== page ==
SAG Nom Geoffrey Rush: 'I Love Coming in Under the Radar'
Geoffrey Rush doesn't just react to his SAG nomination ("Thrilling! An onslaught of scrutiny, but scrutiny's a good thing"), he explains how he and Colin Firth crafted the magic that may take both to the Oscars, and how it's like The Social Network.
At The King's Speech's September premiere, I told Geoffrey Rush he'd earn a nom, partly because his role was almost coequal with Colin Firth's -- an acting duel. "No!" he said. Today, after winning a SAG nom, he says, "He's the man behind the throne that kind of made things happen. He's like Lear's Fool, which I've played a number of times. The guy playing Lear is hammering the big stuff. I'm not overly present. Look, it's called The King's Speech [not The Speech Therapist]. I love coming in from under the radar. I'm just the guy on the side who's a catalyst for the action. I'm the one that throws the magnesium on the water, and see what sparkles." So he's the harmony, careful not to drown out the melody? "I'm a Minor-Key Descant Theme. But they don't give that for the SAG Awards." Outstanding Performance by a Male Actor in a Supporting Role
will have to do.
"I'm also glad we got Outstanding Performance by a Cast, because it does feel a bit like a two-hander. But when you think we've got a not too shabby cast -- Derek Jacoby, Michael Gambon, Claire Bloom, Guy Pearce...creating a family, and Jennifer Ehle and the boys creating my family, it's a rich nuanced story about class structures. A film that is a massive jigsaw when it's put together, to have SAG recognize what they've absorbed and understood [as a whole], and they represent 90,000 actors in America -- it's a very rewarding response."
But it was also a two-hander, and Rush handed Firth some advice on set. "I said, 'OK, Colin, you're up against the great screen stutterers: Porky Pig, Billy Bibbit in One Flew Over the Cuckoo's Nest, Michael Palin in A Fish Called Wanda, a performance with great comic dimensions and deep emotional ones -- and Derek Jacoby, who played I, Claudius, one of the great roles of Shakespearean dimensions.' To have him on set must've been pretty unnerving. Derek told him, 'You'll never lose this. It'll take you seven months to get this out of your head.' It was an amazing set in terms of actors swapping stories. I encountered Claire Bloom in a makeup van and said, 'Tell me some stories about working with Chaplin in Limelight.'"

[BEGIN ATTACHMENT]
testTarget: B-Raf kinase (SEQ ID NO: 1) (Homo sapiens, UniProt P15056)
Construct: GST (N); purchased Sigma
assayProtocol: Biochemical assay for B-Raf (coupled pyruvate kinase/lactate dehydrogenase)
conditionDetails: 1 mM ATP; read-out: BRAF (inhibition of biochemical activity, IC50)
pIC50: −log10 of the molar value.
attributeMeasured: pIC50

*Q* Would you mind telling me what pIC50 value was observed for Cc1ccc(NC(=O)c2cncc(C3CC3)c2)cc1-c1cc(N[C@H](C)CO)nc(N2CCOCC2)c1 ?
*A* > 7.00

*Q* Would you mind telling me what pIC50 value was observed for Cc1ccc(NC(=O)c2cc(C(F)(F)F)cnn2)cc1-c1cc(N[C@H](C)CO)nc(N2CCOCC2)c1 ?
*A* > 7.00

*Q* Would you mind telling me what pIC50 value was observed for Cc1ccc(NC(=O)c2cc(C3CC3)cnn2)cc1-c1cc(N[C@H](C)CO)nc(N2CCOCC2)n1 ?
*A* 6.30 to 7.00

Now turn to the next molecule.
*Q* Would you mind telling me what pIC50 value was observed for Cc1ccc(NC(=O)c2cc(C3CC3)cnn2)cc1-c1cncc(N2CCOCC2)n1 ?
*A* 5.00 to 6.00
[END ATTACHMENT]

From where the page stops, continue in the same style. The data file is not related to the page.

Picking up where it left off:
Rush thinks he knows why Americans liked his uppity Australian characer. "I think they identify with this funny little guy from the antipodes, and because of their knowledge of therapy, which is a modern phenomenon." And Rush utterly loves the competition in this year's race. "I'd match the current batch of films with the golden age of the '70s. You've got a ballet picture, a fighting picture, a same-sex marriage family piccture, a guy trapped under a rock, a behind-the-royal-scenes picture, a Facebook picture -- it's pretty heady stuff."
He thinks the battle royal, between The King's Speech and The Social Network, is about pictures that are kin under the skin. "If I was a year 12 student in high school asked to discuss The King's Speech and The Social Network, I'd say it's all about what are the dimensions of friendship, of leadership? How does language, oratory, play a role in society and individuals? How do we move forward? Some people think, 'Oh, The King's Speech is one of those royal dramas with plummy accents. No, no, no! Look a little bit deeper."
Doesn't he wish SAG gave a best picture award? "I find it very satisfying that SAG has the ensemble award as their exclusive thing, an actor-based award. It's sort of their way of saying best picture."
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Scott, whose THR coverage appears both in print and online, is one of the film industry's most experienced and trusted awards analysts, and possesses one of the strongest track records at forecasting the Oscars. His best showings came in 2006 and 2013, when he called 21 of 24 winners; he was also the only pundit to project long-shot best picture nominations for The Reader (2008), The Blind Side (2009) and Extremely Loud and Incredibly Close (2011). An alumnus of Brandeis University, he previously ran "The Feinberg Files" blog for the Los Angeles Times. He is now a voting member of both the Broadcast Film Critics Association and the Broadcast Television Journalists Association, and is writing a book about film history for young people for which he has interviewed more than 350 high-profile Hollywood figures.
Gregg contributes awards news, features online, and "The Race" column in print.
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